UN Convention on International Settlement Agreements

Context

1. The Union Cabinet has approved the signing of the United Nations Convention on International Settlement Agreements (UNISA) resulting from mediation by India.

Benefits of signing the convention

1. It is expected to boost the confidence of the investors and shall provide a positive signal to foreign investors about India’s commitment to adhere to international practice on Alternative Dispute Resolution (ADR).

Initiatives to promote ADR Mechanisms in India.

1. To evolve a comprehensive ecosystem of arbitration the Government is establishing the New Delhi International Arbitration Centre (NDIAC) as a statutory body.

2. The Commercial Courts Act, 2015, has been amended and legislative exercise to further amend the Arbitration and Conciliation Act, 1996, is currently underway.

3. These initiatives are being taken with a view to encourage the settlement of commercial disputes, domestic and international, in India through ADR Mechanism of Arbitration, Conciliation and Mediation.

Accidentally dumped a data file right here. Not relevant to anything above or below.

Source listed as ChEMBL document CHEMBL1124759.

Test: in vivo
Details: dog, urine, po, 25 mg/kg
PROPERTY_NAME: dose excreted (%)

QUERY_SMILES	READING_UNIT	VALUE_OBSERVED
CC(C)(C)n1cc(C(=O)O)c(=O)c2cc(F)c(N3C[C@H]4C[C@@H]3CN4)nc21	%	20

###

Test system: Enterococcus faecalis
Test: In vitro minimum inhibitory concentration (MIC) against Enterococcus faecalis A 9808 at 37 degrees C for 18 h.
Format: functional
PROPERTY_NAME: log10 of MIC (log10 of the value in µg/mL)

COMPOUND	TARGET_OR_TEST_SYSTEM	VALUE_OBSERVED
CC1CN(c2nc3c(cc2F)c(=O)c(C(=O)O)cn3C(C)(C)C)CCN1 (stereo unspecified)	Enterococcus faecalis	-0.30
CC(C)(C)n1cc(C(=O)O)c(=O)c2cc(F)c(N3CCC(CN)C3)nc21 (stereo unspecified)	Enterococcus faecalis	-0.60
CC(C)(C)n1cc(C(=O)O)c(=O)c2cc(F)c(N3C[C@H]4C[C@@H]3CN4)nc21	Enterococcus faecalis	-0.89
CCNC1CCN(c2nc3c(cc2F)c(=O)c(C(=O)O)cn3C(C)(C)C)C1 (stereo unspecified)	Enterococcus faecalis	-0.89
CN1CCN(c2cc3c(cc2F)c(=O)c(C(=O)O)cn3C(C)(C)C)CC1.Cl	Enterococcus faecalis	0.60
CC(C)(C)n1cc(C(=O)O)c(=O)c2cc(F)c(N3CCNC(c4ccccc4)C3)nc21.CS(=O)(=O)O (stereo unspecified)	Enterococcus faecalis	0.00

4. The provisions of the ‘Convention’ are in line with the domestic laws and the efforts made to strengthen Alternative Dispute Resolution Mechanisms.

About the Convention

1. The United Nations General Assembly adopted the United Nations Convention on International Settlement Agreements Resulting from Mediation in December 2018, and it is open for signatories.

2. It will be known as the “Singapore Convention on Mediation” (the Convention).

3. The Convention provides a uniform and efficient framework for the enforcement of international settlement agreements resulting from mediation and for allowing parties to invoke such agreements.

4. It is similar to the framework that the Convention on the Recognition and Enforcement of Foreign Arbitral Awards (New York, 1958) (the “New York Convention”) provides for arbitral awards.

5. The Convention defines two additional grounds upon which a court may refuse to grant relief.

6. Those grounds relate to the dispute that would not be capable of settlement by mediation or would be contrary to public policy.

Source: PIB